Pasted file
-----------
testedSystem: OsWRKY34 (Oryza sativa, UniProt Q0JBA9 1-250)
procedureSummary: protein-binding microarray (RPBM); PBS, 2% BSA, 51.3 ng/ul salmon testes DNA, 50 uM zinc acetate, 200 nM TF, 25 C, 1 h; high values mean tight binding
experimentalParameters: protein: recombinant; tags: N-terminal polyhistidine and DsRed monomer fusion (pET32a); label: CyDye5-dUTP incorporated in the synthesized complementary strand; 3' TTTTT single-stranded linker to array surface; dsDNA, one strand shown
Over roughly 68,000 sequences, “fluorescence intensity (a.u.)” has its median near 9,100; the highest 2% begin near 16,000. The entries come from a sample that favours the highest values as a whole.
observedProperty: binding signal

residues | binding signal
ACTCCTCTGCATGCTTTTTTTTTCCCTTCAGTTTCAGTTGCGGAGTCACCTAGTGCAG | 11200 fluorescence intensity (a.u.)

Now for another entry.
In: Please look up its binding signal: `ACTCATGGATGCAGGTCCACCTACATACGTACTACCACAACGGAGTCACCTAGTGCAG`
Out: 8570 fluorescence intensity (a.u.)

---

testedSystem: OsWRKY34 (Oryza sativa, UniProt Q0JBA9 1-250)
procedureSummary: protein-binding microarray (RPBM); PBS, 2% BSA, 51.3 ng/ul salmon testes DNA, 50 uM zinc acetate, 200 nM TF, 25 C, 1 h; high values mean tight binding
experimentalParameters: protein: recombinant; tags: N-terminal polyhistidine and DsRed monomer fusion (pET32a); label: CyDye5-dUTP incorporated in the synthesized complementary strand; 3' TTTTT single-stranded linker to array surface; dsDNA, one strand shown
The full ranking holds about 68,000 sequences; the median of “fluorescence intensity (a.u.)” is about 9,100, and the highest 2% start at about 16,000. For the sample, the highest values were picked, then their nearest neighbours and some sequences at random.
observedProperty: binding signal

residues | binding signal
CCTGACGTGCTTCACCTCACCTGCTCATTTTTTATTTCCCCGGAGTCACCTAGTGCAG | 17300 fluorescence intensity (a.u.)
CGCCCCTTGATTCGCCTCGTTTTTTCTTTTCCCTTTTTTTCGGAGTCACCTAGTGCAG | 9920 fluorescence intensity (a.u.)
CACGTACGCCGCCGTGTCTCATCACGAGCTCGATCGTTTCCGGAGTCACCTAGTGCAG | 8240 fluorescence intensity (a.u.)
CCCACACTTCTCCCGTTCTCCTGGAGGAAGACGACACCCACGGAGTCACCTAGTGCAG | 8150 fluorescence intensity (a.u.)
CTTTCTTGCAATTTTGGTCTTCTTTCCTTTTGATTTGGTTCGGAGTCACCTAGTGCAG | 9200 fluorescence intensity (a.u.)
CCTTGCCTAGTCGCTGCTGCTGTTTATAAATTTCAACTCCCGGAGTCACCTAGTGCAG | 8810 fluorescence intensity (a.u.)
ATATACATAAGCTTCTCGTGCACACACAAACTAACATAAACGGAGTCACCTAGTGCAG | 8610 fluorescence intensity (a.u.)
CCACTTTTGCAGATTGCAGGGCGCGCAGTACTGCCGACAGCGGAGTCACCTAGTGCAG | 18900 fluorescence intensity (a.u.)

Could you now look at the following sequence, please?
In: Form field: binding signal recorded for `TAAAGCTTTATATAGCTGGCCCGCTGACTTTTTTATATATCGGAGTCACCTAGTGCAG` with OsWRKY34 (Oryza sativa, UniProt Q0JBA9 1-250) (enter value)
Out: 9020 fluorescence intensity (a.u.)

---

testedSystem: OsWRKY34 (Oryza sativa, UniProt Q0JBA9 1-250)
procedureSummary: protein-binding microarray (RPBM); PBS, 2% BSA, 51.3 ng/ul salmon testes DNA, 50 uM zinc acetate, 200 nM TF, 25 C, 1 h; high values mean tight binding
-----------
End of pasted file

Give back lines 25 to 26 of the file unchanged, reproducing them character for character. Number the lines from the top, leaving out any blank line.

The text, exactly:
CCACTTTTGCAGATTGCAGGGCGCGCAGTACTGCCGACAGCGGAGTCACCTAGTGCAG | 18900 fluorescence intensity (a.u.)

Could you now look at the following sequence, please?